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  • Independence Lost: Lives on the Edge of the American Revolution by Kathleen DuVal
  • John S. Sledge
Independence Lost: Lives on the Edge of the American Revolution. By Kathleen DuVal. New York: Random House, 2015. 435pp. $18.00 paper. ISBN: 978-0-8129-8120-9.

During the American Revolutionary War, only an unabashed fantasist could have believed that the northern Gulf Coast would ever become part of the United States. British West Florida, anchored by forts at Pensacola (the capital) and Mobile, was decidedly not in rebellion; Spain controlled New Orleans and the lower Mississippi River; powerful Indian tribes like the Chickasaws, Creeks, Cherokees, and Choctaws roamed the backcountry. A multitude of peoples and interests collided in the Gulf South, and few of them fit neatly into the received schoolbook narrative of minutemen and redcoats, liberty and treason. For this reason, the littoral’s tumultuous Revolutionary War history has for too long been underappreciated at a national level.

It is Kathleen DuVal’s genius to have wrestled this sprawling canvas into an attractive and compelling frame so that it may now be easily admired by the lay public. Her latest book, Independence Lost: Lives on the Edge of the American Revolution, richly merits the broad attention and praise that have come its way. Published by a major New York house, it won the Journal of the American Revolution Book of the Year Award for 2015, was a finalist for the George Washington Book Prize, and garnered numerous admiring reviews from major outlets like The New York Times, The New Yorker, and The Wall Street Journal. Short of a Pulitzer Prize and an HBO miniseries, it doesn’t get much better than that for an academic historian.

DuVal, professor of early American history at the University of North Carolina–Chapel Hill, chooses to approach this saga through the lives of eight individuals. “The narrative of the Revolutionary era [End Page 335] is more true to its people and more fascinating in its complexity,” she declares, “if it … encompasses the war’s experiences and results in all their diversity” (xv). At least one of her chosen actors, the incomparable métis Alexander McGillivray, is already well known to Alabama history aficionados. Among the others are New Orleans merchant Oliver Pollock and his wife, Margaret O’Brien, well-traveled Irish immigrants seeking to make their way in a “cosmopolitan present” (37); James Bruce, a British official at Pensacola and his wife, Isabella; Payamataha, a Chickasaw warrior turned forest diplomat, determined to preserve his people amid grappling empires and advancing settlers; Petit Jean, a mulatto slave and cattle driver in Mobile who served the Spaniards as a valuable spy; and Amand Broussard, a French Acadian displaced to Louisiana and burning to do the British any harm he could. DuVal develops these personalities fairly well, despite a dearth of documentation, for the women particularly, and if she sometimes loses sight of them in the broader picture, she invariably retrieves her focus.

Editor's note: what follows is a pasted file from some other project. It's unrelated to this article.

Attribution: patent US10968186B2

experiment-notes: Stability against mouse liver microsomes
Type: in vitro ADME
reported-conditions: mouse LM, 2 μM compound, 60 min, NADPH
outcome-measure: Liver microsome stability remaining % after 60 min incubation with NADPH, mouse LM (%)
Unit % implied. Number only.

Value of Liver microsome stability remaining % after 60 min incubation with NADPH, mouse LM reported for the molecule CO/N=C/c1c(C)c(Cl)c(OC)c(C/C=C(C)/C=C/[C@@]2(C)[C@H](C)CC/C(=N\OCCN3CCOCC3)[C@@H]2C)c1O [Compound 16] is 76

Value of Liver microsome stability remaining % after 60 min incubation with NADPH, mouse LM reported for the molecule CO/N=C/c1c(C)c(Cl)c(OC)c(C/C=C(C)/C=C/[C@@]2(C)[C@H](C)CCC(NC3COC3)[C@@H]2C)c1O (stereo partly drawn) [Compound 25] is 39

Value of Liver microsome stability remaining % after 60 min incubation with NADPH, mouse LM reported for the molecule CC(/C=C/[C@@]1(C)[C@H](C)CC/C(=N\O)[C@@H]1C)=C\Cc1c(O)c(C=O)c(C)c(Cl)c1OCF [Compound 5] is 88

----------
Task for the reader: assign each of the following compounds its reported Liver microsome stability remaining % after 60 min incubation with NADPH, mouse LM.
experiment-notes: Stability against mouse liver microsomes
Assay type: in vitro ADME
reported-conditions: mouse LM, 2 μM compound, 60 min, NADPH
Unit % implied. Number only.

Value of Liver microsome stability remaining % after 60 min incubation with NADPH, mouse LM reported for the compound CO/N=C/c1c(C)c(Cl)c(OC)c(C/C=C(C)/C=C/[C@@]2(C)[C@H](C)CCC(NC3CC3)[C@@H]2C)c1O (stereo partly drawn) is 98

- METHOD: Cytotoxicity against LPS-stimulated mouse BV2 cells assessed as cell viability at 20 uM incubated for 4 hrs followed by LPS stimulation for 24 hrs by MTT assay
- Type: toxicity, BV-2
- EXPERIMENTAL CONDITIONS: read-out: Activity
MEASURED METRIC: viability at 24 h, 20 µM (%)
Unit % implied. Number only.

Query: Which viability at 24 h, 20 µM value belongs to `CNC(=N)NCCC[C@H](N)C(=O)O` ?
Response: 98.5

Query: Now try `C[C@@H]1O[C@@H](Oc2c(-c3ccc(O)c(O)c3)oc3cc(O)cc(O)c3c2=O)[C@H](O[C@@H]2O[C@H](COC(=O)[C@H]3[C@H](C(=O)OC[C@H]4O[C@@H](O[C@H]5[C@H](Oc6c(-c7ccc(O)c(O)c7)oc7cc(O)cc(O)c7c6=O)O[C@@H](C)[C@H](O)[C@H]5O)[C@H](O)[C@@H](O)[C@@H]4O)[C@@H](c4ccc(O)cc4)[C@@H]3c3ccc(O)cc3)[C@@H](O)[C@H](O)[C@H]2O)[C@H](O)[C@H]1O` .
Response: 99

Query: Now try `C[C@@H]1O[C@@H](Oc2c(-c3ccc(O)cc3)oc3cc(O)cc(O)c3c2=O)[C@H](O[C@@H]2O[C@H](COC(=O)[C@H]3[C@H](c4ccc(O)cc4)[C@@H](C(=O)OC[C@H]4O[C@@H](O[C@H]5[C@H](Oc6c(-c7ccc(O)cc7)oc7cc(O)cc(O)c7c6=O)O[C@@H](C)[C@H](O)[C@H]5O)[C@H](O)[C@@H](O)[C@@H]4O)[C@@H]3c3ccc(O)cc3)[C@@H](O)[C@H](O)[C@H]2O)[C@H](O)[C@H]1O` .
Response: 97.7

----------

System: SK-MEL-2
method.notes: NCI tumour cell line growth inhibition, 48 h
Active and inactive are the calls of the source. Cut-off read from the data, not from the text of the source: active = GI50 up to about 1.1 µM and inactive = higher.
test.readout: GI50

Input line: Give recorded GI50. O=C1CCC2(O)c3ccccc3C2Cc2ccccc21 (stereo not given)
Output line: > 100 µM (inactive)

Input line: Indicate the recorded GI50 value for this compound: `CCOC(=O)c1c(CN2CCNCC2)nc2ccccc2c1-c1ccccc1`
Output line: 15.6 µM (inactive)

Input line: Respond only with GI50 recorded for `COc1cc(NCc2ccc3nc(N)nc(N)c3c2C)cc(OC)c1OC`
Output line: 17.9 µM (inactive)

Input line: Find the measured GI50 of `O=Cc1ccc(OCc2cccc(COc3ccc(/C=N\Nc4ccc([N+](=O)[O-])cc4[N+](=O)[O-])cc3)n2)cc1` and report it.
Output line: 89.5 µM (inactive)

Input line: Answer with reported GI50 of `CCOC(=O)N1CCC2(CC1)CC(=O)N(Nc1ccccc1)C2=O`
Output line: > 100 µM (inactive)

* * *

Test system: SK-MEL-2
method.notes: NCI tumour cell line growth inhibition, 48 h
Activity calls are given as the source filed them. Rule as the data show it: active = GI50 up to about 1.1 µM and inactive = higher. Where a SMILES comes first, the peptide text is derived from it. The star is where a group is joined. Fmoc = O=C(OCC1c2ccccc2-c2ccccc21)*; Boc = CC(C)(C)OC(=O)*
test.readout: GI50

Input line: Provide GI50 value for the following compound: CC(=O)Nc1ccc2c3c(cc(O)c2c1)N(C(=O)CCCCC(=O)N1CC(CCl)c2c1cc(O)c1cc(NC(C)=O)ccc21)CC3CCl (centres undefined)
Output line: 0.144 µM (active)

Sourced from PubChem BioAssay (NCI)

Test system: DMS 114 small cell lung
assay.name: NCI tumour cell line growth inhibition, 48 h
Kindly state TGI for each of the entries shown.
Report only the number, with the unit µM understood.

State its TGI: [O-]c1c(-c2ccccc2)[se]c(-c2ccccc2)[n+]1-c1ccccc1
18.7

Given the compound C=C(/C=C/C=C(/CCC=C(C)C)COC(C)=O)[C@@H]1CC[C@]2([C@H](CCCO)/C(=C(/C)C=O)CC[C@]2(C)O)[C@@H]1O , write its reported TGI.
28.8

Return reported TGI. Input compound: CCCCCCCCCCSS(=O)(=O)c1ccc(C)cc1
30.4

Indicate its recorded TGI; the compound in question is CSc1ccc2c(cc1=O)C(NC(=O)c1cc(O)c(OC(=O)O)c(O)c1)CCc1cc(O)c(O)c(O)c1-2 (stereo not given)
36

Throughout the book, DuVal wields a facile pen, with a particular appreciation for color. This significantly enhances the prose. “From their town,” she writes at one point, “Pensacolans could look out onto a place of striking colors—white sand beaches, water in hues from icy blue to gelatinous green to deep indigo, dark green sea grasses, and tall yellow sea oats” (5). Surely this is a woman who has stood on just that sugar white sand! Interior settings are equally well-painted. When Isabella Bruce entertained friends in her rude Pensacola dwelling, “she would have laid out on a tea table a complete spread, including cups, saucers, and a sugar bowl and cream pitchers, all probably of blue and white porcelain, along with silver tongs and a strainer” (50). And later, DuVal highlights the uniforms of New Orleans’ free black militia, “striking white jackets with gold buttons and round hats topped with crimson cockades” (172).

Like any superior historian, DuVal also has a keen grasp of irony. In describing the 1779 Spanish attack on West Florida, she notes locals’ reluctance to serve in the militia, work on fortifications, or lend their slaves’ labor. “Although the Declaration of Independence [End Page 336] accused King...


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pp. 335-338
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